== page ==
Research Article: De novo biosynthesis of sterols and fatty acids in the Trypanosoma brucei procyclic form: Carbon source preferences and metabolic flux redistributions

Date Published: May 29, 2018

Publisher: Public Library of Science

Author(s): Yoann Millerioux, Muriel Mazet, Guillaume Bouyssou, Stefan Allmann, Tiila-Riikka Kiema, Eloïse Bertiaux, Laetitia Fouillen, Chandan Thapa, Marc Biran, Nicolas Plazolles, Franziska Dittrich-Domergue, Aline Crouzols, Rik K. Wierenga, Brice Rotureau, Patrick Moreau, Frédéric Bringaud, Dominique Soldati-Favre.


De novo biosynthesis of lipids is essential for Trypanosoma brucei, a protist responsible for the sleeping sickness. Here, we demonstrate that the ketogenic carbon sources, threonine, acetate and glucose, are precursors for both fatty acid and sterol synthesis, while leucine only contributes to sterol production in the tsetse fly midgut stage of the parasite. Degradation of these carbon sources into lipids was investigated using a combination of reverse genetics and analysis of radio-labelled precursors incorporation into lipids. For instance, (i) deletion of the gene encoding isovaleryl-CoA dehydrogenase, involved in the leucine degradation pathway, abolished leucine incorporation into sterols, and (ii) RNAi-mediated down-regulation of the SCP2-thiolase gene expression abolished incorporation of the three ketogenic carbon sources into sterols. The SCP2-thiolase is part of a unidirectional two-step bridge between the fatty acid precursor, acetyl-CoA, and the precursor of the mevalonate pathway leading to sterol biosynthesis, 3-hydroxy-3-methylglutaryl-CoA. Metabolic flux through this bridge is increased either in the isovaleryl-CoA dehydrogenase null mutant or when the degradation of the ketogenic carbon sources is affected. We also observed a preference for fatty acids synthesis from ketogenic carbon sources, since blocking acetyl-CoA production from both glucose and threonine abolished acetate incorporation into sterols, while incorporation of acetate into fatty acids was increased. Interestingly, the growth of the isovaleryl-CoA dehydrogenase null mutant, but not that of the parental cells, is interrupted in the absence of ketogenic carbon sources, including lipids, which demonstrates the essential role of the mevalonate pathway. We concluded that procyclic trypanosomes have a strong preference for fatty acid versus sterol biosynthesis from ketogenic carbon sources, and as a consequence, that leucine is likely to be the main source, if not the only one, used by trypanosomes in the infected insect vector digestive tract to feed the mevalonate pathway.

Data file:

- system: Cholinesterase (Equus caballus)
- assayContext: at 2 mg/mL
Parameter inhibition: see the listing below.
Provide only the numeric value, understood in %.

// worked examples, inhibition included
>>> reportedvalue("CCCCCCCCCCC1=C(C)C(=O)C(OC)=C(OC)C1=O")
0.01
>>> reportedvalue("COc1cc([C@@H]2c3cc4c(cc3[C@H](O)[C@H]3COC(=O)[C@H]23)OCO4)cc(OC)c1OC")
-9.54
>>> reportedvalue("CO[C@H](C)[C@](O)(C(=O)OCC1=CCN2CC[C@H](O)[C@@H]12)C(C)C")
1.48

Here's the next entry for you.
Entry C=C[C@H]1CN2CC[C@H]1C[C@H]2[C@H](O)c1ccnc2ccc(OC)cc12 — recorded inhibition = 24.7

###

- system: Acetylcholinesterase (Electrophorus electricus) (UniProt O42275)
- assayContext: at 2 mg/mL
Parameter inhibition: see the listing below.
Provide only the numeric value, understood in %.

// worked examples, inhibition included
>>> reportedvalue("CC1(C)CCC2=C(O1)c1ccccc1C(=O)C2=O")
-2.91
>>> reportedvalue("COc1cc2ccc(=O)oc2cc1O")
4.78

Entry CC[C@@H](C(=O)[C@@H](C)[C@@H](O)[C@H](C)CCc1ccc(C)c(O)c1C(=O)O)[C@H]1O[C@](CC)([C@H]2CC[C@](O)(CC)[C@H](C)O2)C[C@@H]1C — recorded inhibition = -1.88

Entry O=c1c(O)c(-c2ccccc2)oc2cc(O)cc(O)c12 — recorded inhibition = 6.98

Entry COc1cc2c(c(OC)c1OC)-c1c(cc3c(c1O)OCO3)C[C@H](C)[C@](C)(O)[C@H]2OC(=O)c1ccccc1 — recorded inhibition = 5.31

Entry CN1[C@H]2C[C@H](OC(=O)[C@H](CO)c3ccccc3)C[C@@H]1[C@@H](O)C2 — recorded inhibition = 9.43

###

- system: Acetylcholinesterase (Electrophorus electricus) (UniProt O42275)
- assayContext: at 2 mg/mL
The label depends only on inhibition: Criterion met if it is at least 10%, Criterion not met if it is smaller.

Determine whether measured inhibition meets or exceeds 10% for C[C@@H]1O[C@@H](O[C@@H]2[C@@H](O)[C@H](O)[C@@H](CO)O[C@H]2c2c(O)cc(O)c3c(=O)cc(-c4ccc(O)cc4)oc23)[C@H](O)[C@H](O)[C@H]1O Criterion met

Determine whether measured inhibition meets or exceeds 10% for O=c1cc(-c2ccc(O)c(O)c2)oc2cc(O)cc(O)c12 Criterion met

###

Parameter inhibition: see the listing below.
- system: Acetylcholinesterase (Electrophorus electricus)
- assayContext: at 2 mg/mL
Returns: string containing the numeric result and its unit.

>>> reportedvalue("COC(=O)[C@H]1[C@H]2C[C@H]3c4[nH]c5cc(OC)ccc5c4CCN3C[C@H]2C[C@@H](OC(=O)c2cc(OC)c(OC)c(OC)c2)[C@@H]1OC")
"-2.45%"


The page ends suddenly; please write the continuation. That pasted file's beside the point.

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Trypanosoma brucei is a hemoparasitic unicellular eukaryote that causes Human African Trypanosomiasis (HAT), also known as sleeping sickness. The disease, fatal if untreated, is endemic in 36 countries in sub-Saharan Africa, with about 70 million people living at risk of infection [1]. The T. brucei life cycle is complex and the parasite must adapt to several dynamic micro-environments encountered both in the insect vector, tsetse fly, and in the mammalian hosts. This leads to substantial morphological and metabolic changes, including adaptation of their lipid and energy metabolism. Here, we will focus on the insect midgut procyclic stage (PCF) of the parasite by providing a comprehensive analysis of its fatty acid and sterol de novo biosynthesis from available carbon sources.

The human and livestock pathogen Trypanosoma brucei has maintained and developed the ability to produce de novo fatty acids through the mitochondrial FASII and microsomal elongase system, as well as sterols through the mevalonate pathway, which are all essential for growth of the mammalian and insect stages of the parasite (for reviews see [16, 17, 30, 42]). Here we have performed a comprehensive metabolic analysis of all possible carbon sources feeding fatty acid and sterol biosynthesis in PCF, with the aim to complete the metabolic map, to study the regulatory interplay between the different branches of the corresponding metabolic network, and to determine the real contribution of each branch in vivo in the insect vector.